“I was announcing it and people were writing comments on social media about what they wanted to hear,” he explains. “I would pick 20 songs that I thought were appropriate, put them on a list and play those songs. So the fans made the setlists, basically. It’s funny because people come up with some weird covers that I could try to do, something that I wouldn’t normally think of doing.
Each unique “Live from Backstage” ensemble presents a versatile range of music; from Townes Van Zandt and Billy Joe Shaver to Harry Nilsson and the Who, Greene has always kept it fresh. He also presented specially curated sets: “Dylan and Dead: A Tribute to Bob Dylan and the Grateful Dead”, “Blues and Soul: Classic Songs from Another Era” and the Rolling Stones’ Sticky fingers performed in its entirety with a full band.
While live broadcasts from home have helped Greene maintain the shape of his live performances, most of his time away from touring has been focused on his son, who was born during the pandemic. Time spent at home also allowed the singer-songwriter to focus on writing. It helps to be surrounded by all the tools you need to create.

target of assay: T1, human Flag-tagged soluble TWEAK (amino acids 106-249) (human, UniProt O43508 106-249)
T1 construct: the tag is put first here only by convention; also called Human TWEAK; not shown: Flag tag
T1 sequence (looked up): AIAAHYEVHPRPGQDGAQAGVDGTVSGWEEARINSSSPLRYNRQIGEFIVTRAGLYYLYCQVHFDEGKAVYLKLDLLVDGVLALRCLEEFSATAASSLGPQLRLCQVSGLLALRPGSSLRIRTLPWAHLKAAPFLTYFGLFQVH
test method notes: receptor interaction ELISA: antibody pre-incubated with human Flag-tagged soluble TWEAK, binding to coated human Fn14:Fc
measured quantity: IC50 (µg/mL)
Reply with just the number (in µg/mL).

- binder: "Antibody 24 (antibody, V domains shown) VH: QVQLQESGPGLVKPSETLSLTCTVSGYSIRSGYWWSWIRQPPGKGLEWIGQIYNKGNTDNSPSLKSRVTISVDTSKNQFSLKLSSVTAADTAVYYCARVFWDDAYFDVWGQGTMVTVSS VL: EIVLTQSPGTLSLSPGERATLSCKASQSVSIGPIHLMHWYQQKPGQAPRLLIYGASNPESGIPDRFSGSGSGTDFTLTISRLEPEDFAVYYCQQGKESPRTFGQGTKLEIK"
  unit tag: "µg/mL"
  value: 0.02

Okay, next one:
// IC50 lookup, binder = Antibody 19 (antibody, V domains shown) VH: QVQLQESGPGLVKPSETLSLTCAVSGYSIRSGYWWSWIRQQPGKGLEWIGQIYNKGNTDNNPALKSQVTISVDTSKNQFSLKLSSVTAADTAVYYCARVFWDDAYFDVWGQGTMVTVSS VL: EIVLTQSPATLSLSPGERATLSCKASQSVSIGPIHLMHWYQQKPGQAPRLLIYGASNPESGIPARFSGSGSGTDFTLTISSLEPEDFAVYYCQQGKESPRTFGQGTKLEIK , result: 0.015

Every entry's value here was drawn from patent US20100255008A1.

“Between the livestreams and the family, I’ve had a lot of time to work on an album, which I started some time ago, and to record – I’m about to finish a lot. Maybe the forced break feels more like an incentive to work on something. “
Meanwhile, after 45 consecutive weeks, the Backstage shows have evolved into a fully switched, four-camera HD video stream with studio-quality sound.
“The live broadcast takes a long time, but that’s what I do,” says Greene. “I need to do it, and it helps me in a lot of ways. “
Kyle Stefano, whom Greene married in 2017, is the designated “switcher”, switching between cameras during streams.
“Finally, we gave her a mic, which we call the ‘woman’s mic’,” says Greene, laughing. “We have become like a duo – she will step in and speak. It’s a fun thing to do on a Sunday night. It’s organic. We are not trying to make a living by doing it; we do it for the fans because they’re awesome!
All of Greene’s family are now part of his creative process. With Stefano helping with the live broadcasts, their 3-year-old daughter Luca and son Ozzie, who recently celebrated his first birthday, are helping to inspire his next record.
Technically, Greene can read music; however, he is not quick to admit it.
” I do not read [music] good enough where it would be useful, ”he admits. “It takes me forever – I might as well not be able to read it.” I am 100% ear-trained I would say. “